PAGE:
Mary was, of course, devastated when her husband drowned in the summer of 1822. Her letters and journal are dark—though pages from the latter are missing—torn away. In October, though, she managed this: For eight years I communicated with unlimited freedom with one whose genius, far transcending mine, awakened & guided my thoughts; I conversed with him; rectified my errors of judgement, obtained new lights from him, & my mind was satisfied. Now I am alone! Oh, how alone! The stars may behold my tears, & the winds drink my sighs—but my thoughts are a sealed treasure which I can confide to none. White paper—wilt thou be my confidant?
Slowly, though, she emerged and convinced herself that study was her best medication. On November 10 she wrote, The stream begins to take to its new channel …. And in March 1823, Study has become more necessary to me than the air I breathe. In the questioning & searching turn it gives to my thoughts, I find some relief to wild reverie ….
By late August 1823 she was back in London, negotiating with the Shelley family for financial support. Shelley’s father—Sir Timothy—was not eager to do so. He blamed Mary (and her father) for ruining his son. But Sir Timothy also knew this: Mary’s son was the next male in the Shelley line. By English law, he would inherit. So the grandfather made (slight) provisions for his support and education.
And soon enough Mary—attractive, brilliant—found herself growing interested again in men—though never really overtly so. But men were getting interested in her—especially one. But I’m going to delay writing about this because this story deserves a chapter of its own.
As the correspondence between Betty and me accelerated in June, I was soon telling her about my father. Betty, at the time, was in Provincetown, enjoying a vacation, and I told her about how my parents, when they first retired, lived in Cannon Beach, Oregon—about how my father had loved the Beaver State. I hadn’t yet told her that my father was failing—rapidly. He’d been moving down the ladder: cane, walker, wheelchair, bed. It was horrible to witness.
A week later I was telling her about the wedding of a former student named John (a young man whom I’d taught the very first year of my career, 1966–1967). I called their wedding service weird and wonderful. One reason: The bride had worn a tuxedo, the groom a kilt.
But soon we were back to scholarly questions—the issue of the castle of Castruccio, a character in Mary Shelley’s 1823 historical novel, Valperga: Or, The Life of Castruccio, Prince of Lucca. I’ll talk more about this novel later, but Betty and I were talking about a sign I’d remembered seeing in Bagni di Lucca when I was traveling in Italy. I thought I remembered seeing a sign pointing toward Castruccio’s castle—but, like a doofus, I’d not taken a picture of the sign. Betty was very curious about this and wanted to know specifics: Can you tell me exactly (town, road) where you were when you took the photo—did you use a guidebook? Which? Can you send the citation. I am trying to match up what I know or think I know with the photo of the Castle [which I’d sent her] ….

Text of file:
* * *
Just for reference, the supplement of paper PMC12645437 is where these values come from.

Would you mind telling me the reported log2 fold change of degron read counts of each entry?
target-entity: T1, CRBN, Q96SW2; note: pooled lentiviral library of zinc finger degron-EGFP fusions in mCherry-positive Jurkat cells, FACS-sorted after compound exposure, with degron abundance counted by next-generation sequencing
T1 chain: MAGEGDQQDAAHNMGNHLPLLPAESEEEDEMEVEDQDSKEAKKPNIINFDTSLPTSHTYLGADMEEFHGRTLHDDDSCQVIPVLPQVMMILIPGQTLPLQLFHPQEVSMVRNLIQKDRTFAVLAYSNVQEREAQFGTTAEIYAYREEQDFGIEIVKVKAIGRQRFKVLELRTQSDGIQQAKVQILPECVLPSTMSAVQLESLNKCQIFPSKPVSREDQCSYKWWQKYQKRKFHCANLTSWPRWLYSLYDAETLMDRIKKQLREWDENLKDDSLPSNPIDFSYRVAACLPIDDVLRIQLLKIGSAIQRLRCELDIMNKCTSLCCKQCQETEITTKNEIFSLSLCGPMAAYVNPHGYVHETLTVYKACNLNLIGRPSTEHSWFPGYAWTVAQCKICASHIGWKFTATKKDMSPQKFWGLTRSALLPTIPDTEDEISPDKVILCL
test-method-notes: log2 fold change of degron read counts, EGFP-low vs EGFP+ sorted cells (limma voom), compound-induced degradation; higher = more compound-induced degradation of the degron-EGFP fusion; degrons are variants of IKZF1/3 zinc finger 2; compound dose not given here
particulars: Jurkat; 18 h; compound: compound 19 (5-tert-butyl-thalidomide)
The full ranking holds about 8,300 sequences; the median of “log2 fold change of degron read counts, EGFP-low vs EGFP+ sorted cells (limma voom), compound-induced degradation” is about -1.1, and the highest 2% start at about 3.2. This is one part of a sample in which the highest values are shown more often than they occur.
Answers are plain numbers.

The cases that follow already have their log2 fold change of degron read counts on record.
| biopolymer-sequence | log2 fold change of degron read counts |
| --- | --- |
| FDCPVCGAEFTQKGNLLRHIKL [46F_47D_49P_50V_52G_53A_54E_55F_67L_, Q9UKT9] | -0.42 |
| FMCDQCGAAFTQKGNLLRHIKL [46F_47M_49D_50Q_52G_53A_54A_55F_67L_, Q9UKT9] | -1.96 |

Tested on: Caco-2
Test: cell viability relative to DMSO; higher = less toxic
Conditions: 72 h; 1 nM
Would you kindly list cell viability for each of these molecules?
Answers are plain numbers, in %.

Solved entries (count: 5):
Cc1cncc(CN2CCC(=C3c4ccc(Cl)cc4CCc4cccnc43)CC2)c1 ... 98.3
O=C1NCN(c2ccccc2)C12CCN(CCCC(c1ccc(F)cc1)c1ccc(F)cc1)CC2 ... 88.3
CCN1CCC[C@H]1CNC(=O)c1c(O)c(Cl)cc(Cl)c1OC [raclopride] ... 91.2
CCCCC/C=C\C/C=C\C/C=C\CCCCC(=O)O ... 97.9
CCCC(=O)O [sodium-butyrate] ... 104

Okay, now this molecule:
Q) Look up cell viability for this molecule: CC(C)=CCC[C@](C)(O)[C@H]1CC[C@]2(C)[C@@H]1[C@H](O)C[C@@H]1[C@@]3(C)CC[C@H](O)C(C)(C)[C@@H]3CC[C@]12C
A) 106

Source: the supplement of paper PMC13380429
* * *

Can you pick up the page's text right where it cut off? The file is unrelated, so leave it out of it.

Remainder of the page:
In an early July email I mentioned to Betty that Joyce and I are thinking of retracing the Six Weeks’ Tour, perhaps next spring/summer … sound like a good idea? I was alluding to the little book that Mary published late in 1817 (or early 1818—the time is vague—but just about the time that Frankenstein appeared, as well), an account of her elopement with Bysshe Shelley in 1814. Of course, her time was a virulently prudish time, so she does not allude in any way to the unseemliness of their adventure (he, a married man—a father—had run away not just with Mary but with her step-sister Claire Clairmont, age 16).
The little book had a subtitle nearly as long as the book itself—… through a part of France, Switzerland, Germany, and Holland, with Letters Descriptive of a Sail round the Lake of Geneva, and of the Glaciers of Chamouni. Whew! As that subtitle indicates, Mary added information from some letters about that fabled summer of 1816 when she and Bysshe stayed in Geneva near Lord Byron; Claire Clairmont, also along, was pregnant with Byron’s child, though he did not at first know it.
Here’s what Mary wrote about that stormy summer that gave birth to Victor Frankenstein: An almost perpetual rain confines us principally to the house …. The thunder storms that visit us are grander and more terrific than I have ever seen before. We watch them as they approach from the opposite side of the lake, observing the lightning play among the clouds in various parts of the heavens, and dart in jagged figures upon the piny heights of Jura, dark with the shadow of the overhanging cloud … One night we enjoyed a finer storm than I had ever before beheld. The lake was lit up—the pines on Jura made visible, and all the scene illuminated for an instant, when a pitchy blackness succeeded, and the thunder came in frightful bursts over our heads amid the darkness.